The services I provide can help in the following ways. I can:

    • Carry out a website access audit to check if there are any barriers to disabled people accessing content.
    • Help make the updates necessary to ensure your website is accessible
    • Develop a new usable accessible website for your in so that you are being pro-active in meeting the needs of disabled people
    • Update your existing website to make it more accessible.
    • Identify and fix accessibility problems with PDF’s or Word documents you publish so that your publications are accessible to your target groups.

    Contact me to discuss any of the above. Telephone: 07810 098 119

    Or fill in the contact form below:

      Equality Act 2010 – A Summary

      Published: January 25, 2017

      Equality Act 2010 was designed to simplify UK anti-discrimination laws by aggregating several related laws into one. It replaces, among other acts, the Disability Discrimination Act 1995, (DDA, Race Relations Act 1976 and the Sex Discrimination Act 1975.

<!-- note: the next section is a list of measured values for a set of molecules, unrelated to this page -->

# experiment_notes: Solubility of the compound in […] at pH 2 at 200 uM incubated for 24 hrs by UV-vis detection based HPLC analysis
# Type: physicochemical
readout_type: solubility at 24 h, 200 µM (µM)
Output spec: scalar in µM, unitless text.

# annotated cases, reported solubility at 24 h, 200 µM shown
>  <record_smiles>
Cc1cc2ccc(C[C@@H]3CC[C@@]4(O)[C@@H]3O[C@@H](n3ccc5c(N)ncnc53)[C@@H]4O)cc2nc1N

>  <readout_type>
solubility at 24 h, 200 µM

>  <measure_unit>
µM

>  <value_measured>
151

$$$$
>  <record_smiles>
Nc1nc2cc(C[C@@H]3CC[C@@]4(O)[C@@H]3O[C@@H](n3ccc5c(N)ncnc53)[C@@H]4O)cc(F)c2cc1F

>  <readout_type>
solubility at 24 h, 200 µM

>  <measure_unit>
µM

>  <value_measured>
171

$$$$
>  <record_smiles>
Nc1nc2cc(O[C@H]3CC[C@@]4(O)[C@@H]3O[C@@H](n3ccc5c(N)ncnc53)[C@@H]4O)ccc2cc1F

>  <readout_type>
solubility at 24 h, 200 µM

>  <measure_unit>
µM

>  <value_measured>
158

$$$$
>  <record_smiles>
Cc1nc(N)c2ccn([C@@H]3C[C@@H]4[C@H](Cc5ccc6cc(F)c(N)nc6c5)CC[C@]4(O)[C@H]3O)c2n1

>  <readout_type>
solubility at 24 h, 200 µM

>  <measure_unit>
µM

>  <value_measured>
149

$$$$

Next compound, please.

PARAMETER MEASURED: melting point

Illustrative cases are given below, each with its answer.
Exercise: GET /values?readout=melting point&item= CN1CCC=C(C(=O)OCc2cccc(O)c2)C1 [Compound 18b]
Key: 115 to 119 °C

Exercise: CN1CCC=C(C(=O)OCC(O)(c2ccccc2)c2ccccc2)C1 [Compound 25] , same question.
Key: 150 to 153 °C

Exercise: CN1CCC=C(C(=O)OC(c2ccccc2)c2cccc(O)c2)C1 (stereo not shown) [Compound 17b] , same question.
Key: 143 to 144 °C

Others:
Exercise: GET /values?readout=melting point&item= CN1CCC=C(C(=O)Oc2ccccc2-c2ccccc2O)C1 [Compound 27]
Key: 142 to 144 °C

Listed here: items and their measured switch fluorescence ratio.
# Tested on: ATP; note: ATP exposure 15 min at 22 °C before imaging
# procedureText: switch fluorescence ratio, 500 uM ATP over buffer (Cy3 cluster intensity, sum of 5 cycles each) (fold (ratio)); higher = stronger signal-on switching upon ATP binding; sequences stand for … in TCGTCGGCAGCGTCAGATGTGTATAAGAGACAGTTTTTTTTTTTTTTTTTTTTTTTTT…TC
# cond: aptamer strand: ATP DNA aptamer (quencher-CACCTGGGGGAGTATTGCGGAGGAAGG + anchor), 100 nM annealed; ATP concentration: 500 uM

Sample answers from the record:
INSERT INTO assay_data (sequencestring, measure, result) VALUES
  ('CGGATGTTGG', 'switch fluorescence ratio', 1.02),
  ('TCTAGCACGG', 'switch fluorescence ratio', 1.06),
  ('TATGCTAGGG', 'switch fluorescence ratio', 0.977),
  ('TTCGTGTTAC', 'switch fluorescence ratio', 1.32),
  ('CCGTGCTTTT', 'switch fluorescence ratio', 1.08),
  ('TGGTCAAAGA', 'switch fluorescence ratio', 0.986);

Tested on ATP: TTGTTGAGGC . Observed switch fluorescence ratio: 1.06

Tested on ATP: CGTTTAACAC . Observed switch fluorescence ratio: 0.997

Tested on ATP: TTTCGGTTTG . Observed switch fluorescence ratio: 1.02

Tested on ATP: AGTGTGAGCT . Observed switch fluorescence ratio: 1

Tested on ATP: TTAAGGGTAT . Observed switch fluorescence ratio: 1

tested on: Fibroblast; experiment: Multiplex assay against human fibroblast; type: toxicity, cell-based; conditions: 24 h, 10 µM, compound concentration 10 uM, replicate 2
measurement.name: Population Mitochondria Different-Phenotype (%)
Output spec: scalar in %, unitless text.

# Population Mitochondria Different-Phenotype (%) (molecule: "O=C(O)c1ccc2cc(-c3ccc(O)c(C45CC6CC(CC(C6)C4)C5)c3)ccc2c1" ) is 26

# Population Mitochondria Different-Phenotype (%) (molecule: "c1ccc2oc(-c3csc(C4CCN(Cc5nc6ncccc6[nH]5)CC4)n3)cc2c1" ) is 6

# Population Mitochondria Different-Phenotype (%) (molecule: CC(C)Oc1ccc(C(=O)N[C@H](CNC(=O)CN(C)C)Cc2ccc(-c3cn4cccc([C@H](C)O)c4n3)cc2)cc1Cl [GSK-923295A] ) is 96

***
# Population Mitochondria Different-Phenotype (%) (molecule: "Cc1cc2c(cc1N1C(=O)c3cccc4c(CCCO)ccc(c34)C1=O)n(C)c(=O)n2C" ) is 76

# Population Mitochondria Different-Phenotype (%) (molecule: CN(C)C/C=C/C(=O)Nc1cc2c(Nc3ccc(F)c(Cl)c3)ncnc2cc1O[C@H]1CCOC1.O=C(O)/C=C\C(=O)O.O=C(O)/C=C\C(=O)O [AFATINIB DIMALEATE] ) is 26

In summary, the Act makes it illegal to discriminate on the grounds of a person’s race, religion or impairment. The goal is to promote equal opportunities in the workplace and in wider society.

      The Equality Act 2010 and disabled people

      As mentioned above, the Act replaces the old Disability Discrimination Act (DDA). It not only outlaws discrimination against disabled people but also states that organisations must make ‘reasonable adjustments’ to ensure equal treatment. The ‘Public Sector Equality Duty’ part of the act outlines the obligations placed on public authorities (including NHS boards) to eliminate discrimination and positively enhance equality and relations between different groups.